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2 of 2 people found the following review helpful By Sal on 7 Aug. 2008
Format: Audio CD
Everything I said about Pretties for you, more or less, is relevant here. Difficult, inventive, messy, shambles, cool, and a host of other words. Though this has slightly more traditional approach to songwriting, and is the, slightly, inferior of the two.

The Cooper band always struggled to reach the forty minute mark for their albums, and here its, Lay Down and Die, Goodbye that outstays its welcome, but with a great finish! (Well Ive written home to mama!).

Below Your Means has a similar structure to Halo of Flies, passing through various rock themes on its extended journey, but maybe is more 'West Coast'. Beautiful Flyaway sung by an uncredited Michael Bruce, two garage tracks, (Still No Air and Return Of The Spiders), and a number of off-kilter pop songs.

Again, not a gem, but a solid four stars, if you like Zappa or The Doors, Killer or Love it to Death, and all that late sixties underground, theres no reason not to have this. Pretties For You is better, though.
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3 of 3 people found the following review helpful By kevin on 6 Jun. 2011
Format: Audio CD
great early alice cd here first heard this on album over 30 yrs ago thought it was deleted at one point ,great to see it,s been remastered ,great phychodelic sound etc,guitars.It became a template of what was to come later great albums followed with very heavy rock guitars.Not so good period in those punk era albums but anyway this a great alice album starter if you love alice you,ll love this enjoy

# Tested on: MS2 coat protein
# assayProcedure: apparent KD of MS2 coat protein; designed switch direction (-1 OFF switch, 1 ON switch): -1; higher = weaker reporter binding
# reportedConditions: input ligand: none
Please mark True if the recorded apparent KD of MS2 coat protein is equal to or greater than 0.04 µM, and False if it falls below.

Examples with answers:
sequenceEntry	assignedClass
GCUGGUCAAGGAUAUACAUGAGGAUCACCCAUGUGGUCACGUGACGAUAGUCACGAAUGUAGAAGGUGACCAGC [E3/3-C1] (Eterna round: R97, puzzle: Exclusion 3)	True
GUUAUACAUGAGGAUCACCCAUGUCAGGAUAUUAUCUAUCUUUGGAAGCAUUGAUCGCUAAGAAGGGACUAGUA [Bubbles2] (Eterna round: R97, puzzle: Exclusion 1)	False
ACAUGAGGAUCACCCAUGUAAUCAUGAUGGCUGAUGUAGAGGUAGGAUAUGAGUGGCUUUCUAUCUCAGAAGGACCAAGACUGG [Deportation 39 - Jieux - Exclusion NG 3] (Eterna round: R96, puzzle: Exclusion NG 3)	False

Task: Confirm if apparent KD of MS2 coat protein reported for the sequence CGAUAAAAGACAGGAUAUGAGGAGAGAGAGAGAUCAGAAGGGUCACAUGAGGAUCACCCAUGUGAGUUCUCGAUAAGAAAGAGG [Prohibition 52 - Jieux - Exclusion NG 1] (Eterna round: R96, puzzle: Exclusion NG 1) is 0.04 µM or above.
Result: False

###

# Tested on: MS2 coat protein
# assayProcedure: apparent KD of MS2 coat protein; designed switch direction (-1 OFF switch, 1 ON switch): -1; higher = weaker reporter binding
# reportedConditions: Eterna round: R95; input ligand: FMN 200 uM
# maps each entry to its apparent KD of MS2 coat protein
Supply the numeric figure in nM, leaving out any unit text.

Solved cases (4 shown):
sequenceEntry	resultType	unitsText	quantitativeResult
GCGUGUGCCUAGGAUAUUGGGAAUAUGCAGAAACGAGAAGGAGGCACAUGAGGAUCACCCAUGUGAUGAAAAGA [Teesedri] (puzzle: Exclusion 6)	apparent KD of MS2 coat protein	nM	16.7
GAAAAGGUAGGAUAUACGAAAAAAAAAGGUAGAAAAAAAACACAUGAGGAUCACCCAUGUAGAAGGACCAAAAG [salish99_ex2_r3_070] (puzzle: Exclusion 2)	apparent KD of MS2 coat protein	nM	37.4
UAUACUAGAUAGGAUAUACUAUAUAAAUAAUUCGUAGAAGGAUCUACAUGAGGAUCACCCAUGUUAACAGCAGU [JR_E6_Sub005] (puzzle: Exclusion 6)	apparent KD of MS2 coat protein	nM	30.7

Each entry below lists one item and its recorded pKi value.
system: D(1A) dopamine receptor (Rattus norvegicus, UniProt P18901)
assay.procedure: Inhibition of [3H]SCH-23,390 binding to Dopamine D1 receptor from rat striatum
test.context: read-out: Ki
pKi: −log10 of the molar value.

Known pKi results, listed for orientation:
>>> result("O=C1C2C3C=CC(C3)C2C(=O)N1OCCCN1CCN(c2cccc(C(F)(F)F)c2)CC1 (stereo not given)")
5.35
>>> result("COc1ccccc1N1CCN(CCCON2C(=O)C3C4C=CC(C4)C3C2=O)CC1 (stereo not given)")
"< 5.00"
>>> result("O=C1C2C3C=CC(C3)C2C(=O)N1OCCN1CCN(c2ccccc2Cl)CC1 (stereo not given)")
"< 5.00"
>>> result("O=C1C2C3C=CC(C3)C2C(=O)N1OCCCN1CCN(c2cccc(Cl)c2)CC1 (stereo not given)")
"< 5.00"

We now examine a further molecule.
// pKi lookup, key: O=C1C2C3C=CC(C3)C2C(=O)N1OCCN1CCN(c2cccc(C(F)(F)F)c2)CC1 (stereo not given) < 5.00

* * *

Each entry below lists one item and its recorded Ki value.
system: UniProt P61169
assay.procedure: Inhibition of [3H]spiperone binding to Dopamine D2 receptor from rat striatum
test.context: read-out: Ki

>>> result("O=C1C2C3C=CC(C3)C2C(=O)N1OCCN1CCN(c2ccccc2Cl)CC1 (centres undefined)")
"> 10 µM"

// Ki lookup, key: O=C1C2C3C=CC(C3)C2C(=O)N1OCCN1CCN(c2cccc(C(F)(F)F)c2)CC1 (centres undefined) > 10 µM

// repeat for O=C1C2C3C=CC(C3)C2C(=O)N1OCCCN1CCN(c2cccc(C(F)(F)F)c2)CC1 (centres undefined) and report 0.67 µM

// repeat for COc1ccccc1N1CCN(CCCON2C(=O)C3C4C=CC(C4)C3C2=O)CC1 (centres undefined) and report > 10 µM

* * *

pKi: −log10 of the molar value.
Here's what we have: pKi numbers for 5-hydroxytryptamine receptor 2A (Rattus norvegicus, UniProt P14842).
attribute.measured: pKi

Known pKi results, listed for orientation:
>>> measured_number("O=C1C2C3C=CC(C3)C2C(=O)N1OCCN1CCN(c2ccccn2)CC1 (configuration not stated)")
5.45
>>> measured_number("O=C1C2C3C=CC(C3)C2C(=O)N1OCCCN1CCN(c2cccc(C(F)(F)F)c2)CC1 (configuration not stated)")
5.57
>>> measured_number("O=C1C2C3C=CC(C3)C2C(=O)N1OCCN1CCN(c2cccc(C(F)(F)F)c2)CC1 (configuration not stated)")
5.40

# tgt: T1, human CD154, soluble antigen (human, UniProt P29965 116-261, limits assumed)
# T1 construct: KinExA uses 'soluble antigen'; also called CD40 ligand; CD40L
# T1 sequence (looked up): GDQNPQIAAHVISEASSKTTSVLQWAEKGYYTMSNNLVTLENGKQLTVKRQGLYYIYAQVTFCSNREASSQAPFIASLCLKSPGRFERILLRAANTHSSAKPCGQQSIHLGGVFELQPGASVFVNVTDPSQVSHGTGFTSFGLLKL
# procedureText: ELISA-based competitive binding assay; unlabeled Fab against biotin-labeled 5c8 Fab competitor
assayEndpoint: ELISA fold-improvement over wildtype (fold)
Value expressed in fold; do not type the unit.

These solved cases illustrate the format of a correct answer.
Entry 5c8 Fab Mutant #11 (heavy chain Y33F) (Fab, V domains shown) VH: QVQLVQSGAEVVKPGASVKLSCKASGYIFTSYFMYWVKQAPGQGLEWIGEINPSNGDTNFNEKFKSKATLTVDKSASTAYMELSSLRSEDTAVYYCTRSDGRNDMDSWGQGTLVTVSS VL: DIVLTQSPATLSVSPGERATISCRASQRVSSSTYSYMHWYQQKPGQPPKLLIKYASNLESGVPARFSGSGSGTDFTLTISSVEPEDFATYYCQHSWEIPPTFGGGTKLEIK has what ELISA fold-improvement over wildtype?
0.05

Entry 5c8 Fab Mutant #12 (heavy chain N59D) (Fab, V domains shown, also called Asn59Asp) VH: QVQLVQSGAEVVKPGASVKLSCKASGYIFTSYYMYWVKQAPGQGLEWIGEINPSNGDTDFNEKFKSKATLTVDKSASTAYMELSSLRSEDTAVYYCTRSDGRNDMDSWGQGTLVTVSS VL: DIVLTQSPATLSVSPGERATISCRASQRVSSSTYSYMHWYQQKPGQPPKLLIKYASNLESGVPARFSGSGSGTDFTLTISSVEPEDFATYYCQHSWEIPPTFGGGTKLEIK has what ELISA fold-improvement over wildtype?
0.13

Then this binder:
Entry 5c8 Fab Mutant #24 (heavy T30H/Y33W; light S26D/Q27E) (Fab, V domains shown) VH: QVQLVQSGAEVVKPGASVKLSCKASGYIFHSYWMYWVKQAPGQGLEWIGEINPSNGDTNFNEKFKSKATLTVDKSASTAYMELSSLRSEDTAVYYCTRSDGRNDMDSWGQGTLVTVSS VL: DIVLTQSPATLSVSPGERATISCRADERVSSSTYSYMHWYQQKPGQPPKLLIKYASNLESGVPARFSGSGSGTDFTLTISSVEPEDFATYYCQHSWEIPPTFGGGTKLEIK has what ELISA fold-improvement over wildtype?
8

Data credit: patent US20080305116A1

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1 of 1 people found the following review helpful By Euromancer TOP 1000 REVIEWER on 5 July 2015
Format: Audio CD
I'll never forget when I first heard the first two AC albums, "Pretties For You" and "Easy Action". They were reissued as a gatefold double LP twofer "School Days". It was the late seventies and a good friend had got both of us back into Alice Cooper (we knew the hit singles when we were kids) as part of our discovery of the roots of Punk Rock, which had soon stopped being original and became a formula. We lapped up everything from "Love it to Death" through to "Muscle of Love", but my friend then told me he'd bought "School Days" and that it was terrible. I asked him if I could borrow it and on the very first play, I was blown away -especially by "Easy Action".

Back in school after the weekend of playing the double LP, I said to my friend "You're wrong, it's absolutely brilliant - it's such an original record, it's like Dali on vinyl!". My mate listened again after a little more persuasion and changed his mind. Since then, I've found that the first two AC albums say more about the listener's preconceptions about what Alice Cooper 'should' sound like and less about the music itself. If you expect these records to sound like 'Killer' and 'Billion', you'll be surprised, but despite the lack of Bob Ezrin, cheaper production and more experimentation, the seeds of those bestselling albums are found in the first two; 'Reflected' and 'Still No Air' are two of the better known examples.

More importantly, to understand the early AC albums, you have to put them in context. Alice Cooper were cutting edge alternative rock, not proto heavy metal (AC didn't fully go that way until his solo comeback in 1986).